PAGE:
A Chinese naval vessel designed to track satellites and co-ordinate with long-range ballistic missiles docked at Sri Lanka’s Hambantota port on Tuesday morning as India expressed concerns over security.
Yuan Wang 5, a third-generation tracking ship that India says could be used for espionage, reportedly arrived at 8.20am local time and will be docked there until August 22.
Television broadcasts and social media showed the vessel entering Hambantota port in southern Sri Lanka.
Colombo had earlier asked Beijing to postpone the visit of the ship over New Delhi’s concerns at the vessel’s presence in its neighbourhood.
New Delhi is wary of the $1.5 billion port becoming a Chinese military base and such vessels being used as intelligence-gathering tools.
Sri Lanka’s Foreign Ministry last week said that the ship was allowed on the condition that it will keep the automatic identification system (AIS) switched on and will not conduct any scientific research in Sri Lankan waters.
“Security and co-operation in the neighbourhood is of utmost priority. It is Sri Lanka’s intention to safeguard the legitimate interests of all countries, in keeping with its international obligations,” Sri Lanka’s Foreign Ministry said in a statement.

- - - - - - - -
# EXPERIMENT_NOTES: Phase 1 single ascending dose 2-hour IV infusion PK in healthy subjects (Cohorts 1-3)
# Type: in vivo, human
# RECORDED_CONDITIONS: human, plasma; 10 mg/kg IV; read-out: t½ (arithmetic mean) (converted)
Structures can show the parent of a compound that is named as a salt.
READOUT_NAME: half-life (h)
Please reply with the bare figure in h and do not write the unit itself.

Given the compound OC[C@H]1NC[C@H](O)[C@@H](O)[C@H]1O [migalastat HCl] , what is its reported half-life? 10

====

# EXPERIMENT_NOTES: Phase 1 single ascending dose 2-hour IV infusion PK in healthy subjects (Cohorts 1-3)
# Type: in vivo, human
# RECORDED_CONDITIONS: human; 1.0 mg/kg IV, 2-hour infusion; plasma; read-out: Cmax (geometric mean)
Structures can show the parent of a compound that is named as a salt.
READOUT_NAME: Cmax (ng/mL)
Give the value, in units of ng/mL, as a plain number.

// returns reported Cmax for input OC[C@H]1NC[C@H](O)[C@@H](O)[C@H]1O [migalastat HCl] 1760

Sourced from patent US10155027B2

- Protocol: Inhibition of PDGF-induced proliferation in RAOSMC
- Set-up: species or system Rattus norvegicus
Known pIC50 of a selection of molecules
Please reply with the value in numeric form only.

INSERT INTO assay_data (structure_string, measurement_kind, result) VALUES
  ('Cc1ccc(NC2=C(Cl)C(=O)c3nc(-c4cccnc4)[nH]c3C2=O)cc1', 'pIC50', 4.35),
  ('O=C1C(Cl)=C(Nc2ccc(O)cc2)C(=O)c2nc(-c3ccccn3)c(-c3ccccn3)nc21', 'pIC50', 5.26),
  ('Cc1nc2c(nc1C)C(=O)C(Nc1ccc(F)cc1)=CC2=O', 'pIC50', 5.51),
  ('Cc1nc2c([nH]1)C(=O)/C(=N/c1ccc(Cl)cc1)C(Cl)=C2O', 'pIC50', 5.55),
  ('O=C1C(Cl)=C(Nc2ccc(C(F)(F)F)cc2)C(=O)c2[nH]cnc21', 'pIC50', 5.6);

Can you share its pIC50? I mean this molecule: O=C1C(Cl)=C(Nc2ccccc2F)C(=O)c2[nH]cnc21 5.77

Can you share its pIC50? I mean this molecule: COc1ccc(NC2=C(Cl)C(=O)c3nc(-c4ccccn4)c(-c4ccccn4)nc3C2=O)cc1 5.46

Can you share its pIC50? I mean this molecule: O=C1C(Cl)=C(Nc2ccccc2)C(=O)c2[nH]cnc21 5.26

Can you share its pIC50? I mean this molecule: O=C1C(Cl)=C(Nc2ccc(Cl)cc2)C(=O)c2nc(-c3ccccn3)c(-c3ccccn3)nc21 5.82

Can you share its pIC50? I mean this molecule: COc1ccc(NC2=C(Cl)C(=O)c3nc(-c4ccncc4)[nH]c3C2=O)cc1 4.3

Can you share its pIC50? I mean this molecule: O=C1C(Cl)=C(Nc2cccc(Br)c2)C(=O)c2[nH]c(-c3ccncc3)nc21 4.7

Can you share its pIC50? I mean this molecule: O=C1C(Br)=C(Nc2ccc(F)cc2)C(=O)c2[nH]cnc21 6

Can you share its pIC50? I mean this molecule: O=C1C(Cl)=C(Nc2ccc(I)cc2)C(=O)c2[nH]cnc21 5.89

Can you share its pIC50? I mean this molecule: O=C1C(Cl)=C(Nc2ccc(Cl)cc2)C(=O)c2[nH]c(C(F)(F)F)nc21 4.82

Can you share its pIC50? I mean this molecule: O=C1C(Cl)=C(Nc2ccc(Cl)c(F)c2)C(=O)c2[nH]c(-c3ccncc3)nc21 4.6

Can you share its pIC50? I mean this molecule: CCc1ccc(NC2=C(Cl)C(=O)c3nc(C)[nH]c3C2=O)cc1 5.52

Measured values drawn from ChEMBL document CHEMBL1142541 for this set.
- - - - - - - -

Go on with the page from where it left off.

It further said that it was “deeply appreciative of the support, solidarity and understanding of all countries” at a time when the country is in the process of addressing “severe economic challenges and engaging in multiple domestic processes to ensure the welfare of the Sri Lankan people”.
China has a major say in the operation of Hambantota port, where commercial activities were handed over to Beijing in 2017 on a 99-year lease after Sri Lanka failed to pay debts.
The Asian giant is one of Sri Lanka's biggest lenders and has also funded airports, roads and railways in the island nation.
India’s Foreign Ministry last month had said that it was carefully monitoring the development, which has a bearing on the country’s security and economic interests and "taking all necessary measures to safeguard them".